December 7: On the banks of the murky Potomac, the Christmas trees glittered behind the expansive glass windows of the House of Sweden. Swedish Christmas goats, Julbockar, welcomed guests. And for once the banter avoided the typical Washington D.C. fare of politics and President Donald Trump. Instead, the crowd gathered in universally good cheer.

Perhaps it was the glögg. The annual Christmas event of the DC Chapter of the Swedish-American Chamber of Commerce (SACC-DC) included the usual Swedish traditions such as a Luciatåg and a typical Swedish julbord. But it was a newfangled version of the most traditional drinks — white glögg — that seemed the most popular offering. The supplies ran out.

The House of Sweden designed by architects Gert Wingårdh and Tomas Hansen is reminiscent of Scandinavian design, featuring straight lines, marble, and warm maple wood. Its doors opened in 2006, providing Washington D.C. with a unique event venue — the only place in D.C. with panoramic views of the Potomac River, Kennedy Center, Air Force Memorial and Watergate Complex.

Charismatic Chairman Christer Bergman initiated festivities with his deadpan Swedish humor, perhaps lost on some of the foreigners. He emphasized the importance of December in Sweden. “Holiday with Lucia is a highlight of the year and it kickstarts the holiday season to be filled with love and joy for your family and loved ones.” He also encouraged individuals and companies to join the SACC-DC family, for a small fee, of course.

The event’s main sponsor, the SAAB group, invited guests to taste the classic Swedish julbord which had everything you’d expect. There were two types of salmon – cold smoked and marinated – meatballs, lingonberries, beet salad, ham and herring.

Toward the end of the evening, a Saint Lucia procession complete with two stjärngossar (star boys) sang a medley of tunes, including a tearjerking rendition of Hallelujah in Swedish.

For the non-Swedes in the crowd, an educational discourse was offered on how the heroic tale of the female martyr Lucia from Italy made its way to Scandinavia. The crown of lights represents the flames that never touched her, and the red sash embodies how she was slain by sword. Or so the legend goes.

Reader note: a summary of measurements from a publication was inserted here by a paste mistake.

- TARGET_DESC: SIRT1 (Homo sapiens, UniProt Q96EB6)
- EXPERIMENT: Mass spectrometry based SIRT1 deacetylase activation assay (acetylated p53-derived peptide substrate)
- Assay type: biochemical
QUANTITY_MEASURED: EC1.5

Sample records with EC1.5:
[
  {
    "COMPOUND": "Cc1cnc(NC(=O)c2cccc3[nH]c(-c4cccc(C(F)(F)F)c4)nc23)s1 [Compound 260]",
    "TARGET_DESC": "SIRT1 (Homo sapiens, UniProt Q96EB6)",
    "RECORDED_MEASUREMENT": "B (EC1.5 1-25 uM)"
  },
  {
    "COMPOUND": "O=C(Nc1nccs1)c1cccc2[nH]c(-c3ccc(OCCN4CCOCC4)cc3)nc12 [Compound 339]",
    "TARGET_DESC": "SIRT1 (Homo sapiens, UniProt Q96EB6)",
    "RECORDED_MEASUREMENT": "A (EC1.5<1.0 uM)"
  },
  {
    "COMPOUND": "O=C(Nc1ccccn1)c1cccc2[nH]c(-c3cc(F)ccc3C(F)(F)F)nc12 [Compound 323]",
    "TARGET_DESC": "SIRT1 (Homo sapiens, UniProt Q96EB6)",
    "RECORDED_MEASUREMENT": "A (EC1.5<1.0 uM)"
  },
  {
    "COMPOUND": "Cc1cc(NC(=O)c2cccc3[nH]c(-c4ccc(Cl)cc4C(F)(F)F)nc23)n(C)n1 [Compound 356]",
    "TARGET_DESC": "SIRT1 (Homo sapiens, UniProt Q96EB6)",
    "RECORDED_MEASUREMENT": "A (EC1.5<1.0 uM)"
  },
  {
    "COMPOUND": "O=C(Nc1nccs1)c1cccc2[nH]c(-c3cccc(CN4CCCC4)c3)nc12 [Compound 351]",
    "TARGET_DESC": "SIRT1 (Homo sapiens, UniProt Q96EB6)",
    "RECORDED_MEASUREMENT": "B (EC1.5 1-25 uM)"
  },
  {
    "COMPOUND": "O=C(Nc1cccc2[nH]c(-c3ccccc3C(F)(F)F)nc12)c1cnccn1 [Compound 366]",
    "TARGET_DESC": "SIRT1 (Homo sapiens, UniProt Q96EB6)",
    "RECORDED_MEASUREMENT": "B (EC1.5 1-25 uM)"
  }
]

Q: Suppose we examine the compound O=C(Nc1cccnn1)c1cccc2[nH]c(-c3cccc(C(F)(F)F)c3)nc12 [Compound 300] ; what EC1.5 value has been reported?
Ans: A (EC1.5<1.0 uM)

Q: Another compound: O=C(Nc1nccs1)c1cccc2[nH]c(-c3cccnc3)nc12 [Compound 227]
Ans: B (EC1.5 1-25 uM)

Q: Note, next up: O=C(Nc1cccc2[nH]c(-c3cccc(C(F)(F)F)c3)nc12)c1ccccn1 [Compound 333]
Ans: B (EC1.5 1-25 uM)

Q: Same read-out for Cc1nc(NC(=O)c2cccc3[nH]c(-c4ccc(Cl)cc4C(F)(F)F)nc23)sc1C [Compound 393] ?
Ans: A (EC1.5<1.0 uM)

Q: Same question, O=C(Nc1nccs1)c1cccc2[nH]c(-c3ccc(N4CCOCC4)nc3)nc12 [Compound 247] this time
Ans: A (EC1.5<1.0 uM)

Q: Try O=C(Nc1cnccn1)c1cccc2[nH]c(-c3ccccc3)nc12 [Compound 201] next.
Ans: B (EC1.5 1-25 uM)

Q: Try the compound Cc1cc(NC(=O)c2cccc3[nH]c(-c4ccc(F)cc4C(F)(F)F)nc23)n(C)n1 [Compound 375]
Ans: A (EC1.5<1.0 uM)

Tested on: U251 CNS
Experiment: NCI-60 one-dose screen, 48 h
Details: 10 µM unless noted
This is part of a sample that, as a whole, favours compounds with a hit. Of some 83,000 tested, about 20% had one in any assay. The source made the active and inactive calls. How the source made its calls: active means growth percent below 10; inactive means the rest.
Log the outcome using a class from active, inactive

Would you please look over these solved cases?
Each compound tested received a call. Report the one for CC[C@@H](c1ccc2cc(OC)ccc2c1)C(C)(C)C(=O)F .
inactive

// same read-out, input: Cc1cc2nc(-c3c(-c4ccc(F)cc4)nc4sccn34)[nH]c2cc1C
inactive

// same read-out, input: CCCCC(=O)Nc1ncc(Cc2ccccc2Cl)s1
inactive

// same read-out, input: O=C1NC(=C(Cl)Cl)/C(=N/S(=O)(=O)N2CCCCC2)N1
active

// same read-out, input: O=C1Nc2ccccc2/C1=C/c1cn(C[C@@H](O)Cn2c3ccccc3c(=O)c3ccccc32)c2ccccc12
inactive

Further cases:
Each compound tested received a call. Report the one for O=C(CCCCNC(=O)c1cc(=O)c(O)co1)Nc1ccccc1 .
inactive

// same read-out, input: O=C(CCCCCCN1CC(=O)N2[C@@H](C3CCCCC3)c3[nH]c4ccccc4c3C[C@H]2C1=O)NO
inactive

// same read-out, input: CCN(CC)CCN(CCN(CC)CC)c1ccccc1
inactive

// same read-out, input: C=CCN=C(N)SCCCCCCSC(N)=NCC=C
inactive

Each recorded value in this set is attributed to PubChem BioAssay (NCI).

The festivities rounded out with exciting raffles prizes, including two watches by Daniel Wellington, an IKEA gift basked, a weekend stay at the Georgetown Suites hotel, and several tickets to the Washington Capitals ice hockey games. A Swedish brand frying pan also was given away.

The SACC-DC provides an opportunity for young ambitious Swedes seeking professional experience in the US to apply for internships. Companies can offer an internship spot if they are SACC-DC members.

For young Americans interested in learning more about the Swedish way of life, there is a trainee program for U.S. citizens seeking internship opportunities in Sweden. The chamber’s umbrella organization, SACC-USA, facilitates the program. Apply now!

SACC-DC Interns welcoming guests to the 2017 event.
Ylva Freihofer, Executive Director, SACC-DC

SAAB Group Michael Andersson wishing everyone a great event.

Photo credit: SACC Washington DC
Photo credit: SACC Washington DC

 

Anna Klapper

Travel Editor at Swedes in the States
Anna was born in Stockholm and grew up in the Middle East and East Africa before moving to Europe. In total, she has lived in 7 countries and been to more than 40.

She currently lives in Washington D.C.
Anna Klapper

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